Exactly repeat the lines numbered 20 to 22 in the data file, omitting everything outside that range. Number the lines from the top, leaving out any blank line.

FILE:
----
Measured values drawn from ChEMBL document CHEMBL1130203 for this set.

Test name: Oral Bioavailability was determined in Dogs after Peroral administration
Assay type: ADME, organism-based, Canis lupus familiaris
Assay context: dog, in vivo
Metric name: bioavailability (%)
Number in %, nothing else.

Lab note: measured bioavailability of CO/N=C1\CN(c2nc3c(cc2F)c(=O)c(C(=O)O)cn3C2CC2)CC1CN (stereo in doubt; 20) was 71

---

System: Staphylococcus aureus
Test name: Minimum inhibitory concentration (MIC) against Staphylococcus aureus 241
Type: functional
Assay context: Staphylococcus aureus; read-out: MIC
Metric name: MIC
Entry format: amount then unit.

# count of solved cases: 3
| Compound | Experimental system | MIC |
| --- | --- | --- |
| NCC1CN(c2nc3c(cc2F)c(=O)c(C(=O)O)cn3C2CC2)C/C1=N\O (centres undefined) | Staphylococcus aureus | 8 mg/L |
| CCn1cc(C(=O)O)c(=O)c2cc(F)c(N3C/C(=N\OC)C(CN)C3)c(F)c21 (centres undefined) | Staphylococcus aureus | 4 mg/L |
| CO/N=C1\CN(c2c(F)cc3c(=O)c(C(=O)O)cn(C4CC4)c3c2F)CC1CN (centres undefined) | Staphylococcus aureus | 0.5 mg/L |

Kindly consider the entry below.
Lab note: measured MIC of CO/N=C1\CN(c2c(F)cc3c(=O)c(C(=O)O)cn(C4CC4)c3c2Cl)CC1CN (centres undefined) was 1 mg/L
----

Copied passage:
| CO/N=C1\CN(c2c(F)cc3c(=O)c(C(=O)O)cn(C4CC4)c3c2F)CC1CN (centres undefined) | Staphylococcus aureus | 0.5 mg/L |

Kindly consider the entry below.
Lab note: measured MIC of CO/N=C1\CN(c2c(F)cc3c(=O)c(C(=O)O)cn(C4CC4)c3c2Cl)CC1CN (centres undefined) was 1 mg/L